It is staggering to learn that two of The Beatles’ most iconic albums, ‘Sgt. Pepper’s Lonely Hearts Club Band’ and ‘Abbey Road’ were never performed live in their time.
Thankfully, the latest chapter in the Back2Back concert series does just that, with 19 musicians and singers tackling the two albums consecutively and in full in Beatles Back2Back. One would be hard pressed to find less apt lyrics for a tribute show than those of the opening number, ‘Sgt. Pepper’s Lonely Hearts Club Band’, and it was clear from the joyfulness of the four rock vocalists paying homage to the Liverpool legends that they truly hoped we did enjoy the show.
Australia’s Russell Morris, Jack Jones and Kav Temperley along with English folk-rock singer-songwriter Jon Allen brought an ease and camaraderie to the stage that belied Brisbane (25 August) being only the third stop on the national tour. Granted, Jones and Morris performed together in the show’s 2014 instalment, however watching Allen sing 'With A Little Help From My Friends’ backed by Morris, Jones and Temperley, one could be forgiven for thinking you were watching good friends kicking back at a mate’s house for a spot of karaoke.
A mixture of solos, duets and quartet numbers, the show flowed effortlessly as the vocalists moved from track to track. Morris, introduced by Jones as a national treasure, shone in ‘Here Comes The Sun’ and ‘Polythene Pam’, and entertained the audience with anecdotes of his experiences during The Fab Four’s sometimes psychedelic reign.
Temperley brought an element of vaudeville and storytelling to his tracks, folding his body and side shuffling along to ‘Fixing A Hole’ and punctuating the clings and clangs of ‘Maxwell’s Silver Hammer’ with enthusiastic kicks and fist pumps. When it came time to sing ‘A Day In The Life’ – a song he described as possibly his most favourite ever – Temperley absolutely made the grade, showcasing his range in a heartfelt rendition.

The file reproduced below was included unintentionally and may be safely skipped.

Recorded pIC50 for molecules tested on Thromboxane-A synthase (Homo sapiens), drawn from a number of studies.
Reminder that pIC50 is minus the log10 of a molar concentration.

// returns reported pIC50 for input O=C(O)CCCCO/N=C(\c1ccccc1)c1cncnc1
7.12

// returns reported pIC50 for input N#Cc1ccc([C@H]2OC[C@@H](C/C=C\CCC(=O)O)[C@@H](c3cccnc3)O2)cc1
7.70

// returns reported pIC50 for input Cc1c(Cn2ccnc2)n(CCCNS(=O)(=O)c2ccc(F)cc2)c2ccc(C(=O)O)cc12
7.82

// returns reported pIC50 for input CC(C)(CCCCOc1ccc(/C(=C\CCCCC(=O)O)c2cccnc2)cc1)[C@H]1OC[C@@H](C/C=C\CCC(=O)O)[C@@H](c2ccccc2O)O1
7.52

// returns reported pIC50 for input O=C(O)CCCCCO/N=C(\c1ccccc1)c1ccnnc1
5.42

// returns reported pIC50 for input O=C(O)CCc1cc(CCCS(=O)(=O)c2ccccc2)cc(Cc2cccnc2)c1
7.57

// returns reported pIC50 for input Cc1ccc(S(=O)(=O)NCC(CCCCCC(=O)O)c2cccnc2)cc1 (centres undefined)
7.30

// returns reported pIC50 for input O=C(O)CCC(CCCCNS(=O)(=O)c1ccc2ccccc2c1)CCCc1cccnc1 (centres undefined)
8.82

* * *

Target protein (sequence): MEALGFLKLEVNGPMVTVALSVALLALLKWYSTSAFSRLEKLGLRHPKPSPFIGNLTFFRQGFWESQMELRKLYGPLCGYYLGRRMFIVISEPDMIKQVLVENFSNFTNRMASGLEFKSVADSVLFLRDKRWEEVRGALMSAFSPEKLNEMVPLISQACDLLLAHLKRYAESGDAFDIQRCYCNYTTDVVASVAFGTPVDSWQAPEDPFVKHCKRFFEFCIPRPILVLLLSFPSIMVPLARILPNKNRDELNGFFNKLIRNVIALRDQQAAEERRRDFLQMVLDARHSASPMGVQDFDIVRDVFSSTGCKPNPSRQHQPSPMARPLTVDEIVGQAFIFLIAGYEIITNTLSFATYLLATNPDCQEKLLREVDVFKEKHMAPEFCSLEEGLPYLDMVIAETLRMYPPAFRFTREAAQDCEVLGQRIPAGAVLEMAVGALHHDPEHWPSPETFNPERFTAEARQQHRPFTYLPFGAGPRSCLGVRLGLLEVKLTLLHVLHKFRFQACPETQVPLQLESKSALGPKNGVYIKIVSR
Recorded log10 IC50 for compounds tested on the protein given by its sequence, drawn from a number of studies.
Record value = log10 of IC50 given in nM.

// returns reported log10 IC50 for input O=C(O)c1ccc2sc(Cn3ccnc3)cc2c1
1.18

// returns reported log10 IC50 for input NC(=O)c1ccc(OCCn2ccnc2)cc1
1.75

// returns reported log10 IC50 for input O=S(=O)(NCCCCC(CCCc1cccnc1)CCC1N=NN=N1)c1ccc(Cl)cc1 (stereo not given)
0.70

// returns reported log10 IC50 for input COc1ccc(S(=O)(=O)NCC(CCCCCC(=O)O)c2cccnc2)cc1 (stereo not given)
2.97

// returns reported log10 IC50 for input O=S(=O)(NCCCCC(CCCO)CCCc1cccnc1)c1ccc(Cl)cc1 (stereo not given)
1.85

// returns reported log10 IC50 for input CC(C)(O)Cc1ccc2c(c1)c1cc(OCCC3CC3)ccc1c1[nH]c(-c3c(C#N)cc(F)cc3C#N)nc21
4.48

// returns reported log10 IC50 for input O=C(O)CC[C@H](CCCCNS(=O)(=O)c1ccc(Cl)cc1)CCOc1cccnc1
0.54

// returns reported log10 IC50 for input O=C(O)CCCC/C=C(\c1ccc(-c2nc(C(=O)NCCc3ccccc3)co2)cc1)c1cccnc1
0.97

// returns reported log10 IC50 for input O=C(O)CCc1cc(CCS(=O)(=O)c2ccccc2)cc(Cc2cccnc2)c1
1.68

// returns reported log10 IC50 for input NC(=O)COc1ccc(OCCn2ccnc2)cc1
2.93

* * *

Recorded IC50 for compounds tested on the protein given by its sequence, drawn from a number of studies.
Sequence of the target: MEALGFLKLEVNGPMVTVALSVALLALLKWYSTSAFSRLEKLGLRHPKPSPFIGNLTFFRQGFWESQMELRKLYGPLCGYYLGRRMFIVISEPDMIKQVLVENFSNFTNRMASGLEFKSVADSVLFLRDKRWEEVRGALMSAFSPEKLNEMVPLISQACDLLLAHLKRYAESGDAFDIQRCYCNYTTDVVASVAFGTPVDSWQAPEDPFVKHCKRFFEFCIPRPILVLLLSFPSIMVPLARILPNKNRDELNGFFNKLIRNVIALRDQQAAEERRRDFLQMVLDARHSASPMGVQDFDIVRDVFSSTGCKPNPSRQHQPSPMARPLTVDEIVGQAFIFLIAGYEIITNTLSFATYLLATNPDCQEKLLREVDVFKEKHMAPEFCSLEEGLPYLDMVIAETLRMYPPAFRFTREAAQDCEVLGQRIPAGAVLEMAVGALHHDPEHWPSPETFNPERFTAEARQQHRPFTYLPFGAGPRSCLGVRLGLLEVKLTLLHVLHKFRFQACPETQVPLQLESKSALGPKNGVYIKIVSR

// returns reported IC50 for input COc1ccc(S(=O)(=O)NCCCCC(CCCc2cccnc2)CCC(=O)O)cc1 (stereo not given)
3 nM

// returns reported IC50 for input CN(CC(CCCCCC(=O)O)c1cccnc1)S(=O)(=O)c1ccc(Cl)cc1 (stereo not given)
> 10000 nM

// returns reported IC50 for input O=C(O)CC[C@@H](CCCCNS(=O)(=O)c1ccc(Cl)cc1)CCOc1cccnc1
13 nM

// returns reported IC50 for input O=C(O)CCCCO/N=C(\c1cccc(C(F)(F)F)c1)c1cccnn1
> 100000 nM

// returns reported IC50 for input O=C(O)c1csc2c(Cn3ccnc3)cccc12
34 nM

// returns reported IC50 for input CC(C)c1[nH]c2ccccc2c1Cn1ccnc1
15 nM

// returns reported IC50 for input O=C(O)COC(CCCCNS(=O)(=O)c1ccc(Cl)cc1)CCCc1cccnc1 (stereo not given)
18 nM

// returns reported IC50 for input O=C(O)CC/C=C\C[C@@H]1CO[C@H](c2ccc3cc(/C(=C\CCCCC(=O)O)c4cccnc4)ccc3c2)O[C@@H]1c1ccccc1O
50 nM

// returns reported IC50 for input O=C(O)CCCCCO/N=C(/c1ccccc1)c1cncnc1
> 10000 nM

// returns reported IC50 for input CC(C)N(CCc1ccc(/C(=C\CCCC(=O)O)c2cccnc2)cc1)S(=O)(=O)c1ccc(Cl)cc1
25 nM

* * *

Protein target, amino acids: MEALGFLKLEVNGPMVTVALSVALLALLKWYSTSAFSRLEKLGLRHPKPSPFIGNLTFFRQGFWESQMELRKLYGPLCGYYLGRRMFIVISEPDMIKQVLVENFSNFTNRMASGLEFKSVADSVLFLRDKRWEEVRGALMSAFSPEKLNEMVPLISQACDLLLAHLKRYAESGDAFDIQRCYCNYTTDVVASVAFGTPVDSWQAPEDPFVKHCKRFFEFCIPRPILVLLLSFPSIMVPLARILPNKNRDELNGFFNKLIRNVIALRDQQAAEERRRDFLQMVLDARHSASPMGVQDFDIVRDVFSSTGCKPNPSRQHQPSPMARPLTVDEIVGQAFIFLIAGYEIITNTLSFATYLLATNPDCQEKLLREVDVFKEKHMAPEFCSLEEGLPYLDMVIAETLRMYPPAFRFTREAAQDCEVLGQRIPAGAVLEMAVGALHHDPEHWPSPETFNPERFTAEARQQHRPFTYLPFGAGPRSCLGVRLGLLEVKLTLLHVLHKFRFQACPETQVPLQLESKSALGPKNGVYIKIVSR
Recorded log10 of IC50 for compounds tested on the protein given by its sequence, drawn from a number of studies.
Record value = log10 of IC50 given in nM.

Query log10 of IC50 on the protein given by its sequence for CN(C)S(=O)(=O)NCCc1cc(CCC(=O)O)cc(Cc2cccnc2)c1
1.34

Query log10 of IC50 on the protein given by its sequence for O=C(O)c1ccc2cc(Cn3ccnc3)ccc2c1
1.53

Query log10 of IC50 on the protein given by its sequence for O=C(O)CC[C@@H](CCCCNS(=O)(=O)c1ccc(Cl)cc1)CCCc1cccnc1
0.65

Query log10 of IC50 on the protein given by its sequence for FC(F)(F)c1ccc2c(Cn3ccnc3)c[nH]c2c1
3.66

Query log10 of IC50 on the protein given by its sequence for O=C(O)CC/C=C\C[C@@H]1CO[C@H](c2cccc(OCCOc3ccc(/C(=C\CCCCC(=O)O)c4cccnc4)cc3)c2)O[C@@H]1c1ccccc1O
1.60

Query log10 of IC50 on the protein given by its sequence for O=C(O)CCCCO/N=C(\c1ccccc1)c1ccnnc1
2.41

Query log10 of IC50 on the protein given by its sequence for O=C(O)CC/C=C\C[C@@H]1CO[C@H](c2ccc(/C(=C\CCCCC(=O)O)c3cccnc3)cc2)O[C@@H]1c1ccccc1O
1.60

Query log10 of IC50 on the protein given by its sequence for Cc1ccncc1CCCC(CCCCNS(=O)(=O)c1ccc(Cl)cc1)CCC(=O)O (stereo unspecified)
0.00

Allen hit his stride on ‘Good Morning Good Morning’ and ‘Something’. Introducing the latter, Allen described George Harrison as the unsung hero of The Beatles, an opinion shared by many members of the audience judging by the ensuing warm applause.
But it was Jones who stole the show. Confessing that he drew the short straw when introducing McCartney’s ‘Oh! Darling’, Jack proved his mettle, tearing up the song with a gut-wrenching powerhouse performance. After a brief reprieve when all four sang ‘Octopus’s Garden’, during which Allen and Temperley brought a sense of larrikinism to the show – boyishly bouncing off each other and performed The Swim dance moves – Jones once again brought the house down with his delivery of the tortuous, desire-filled ‘I Want You (She’s So Heavy)’.
With the little ditty ‘Her Majesty’ signalling the end of the setlist, former lead singer of Wa Wa Nee, Paul Gray, who had provided backing vocals throughout the show from behind the piano, acknowledged the 15-piece band before leading the ensemble into the encore, ‘Get Back’ off The Beatles’ ensuing album ‘Let It Be’. As the audience clapped and sang along, I couldn’t help but smile knowing that Billy Shears had got his wish.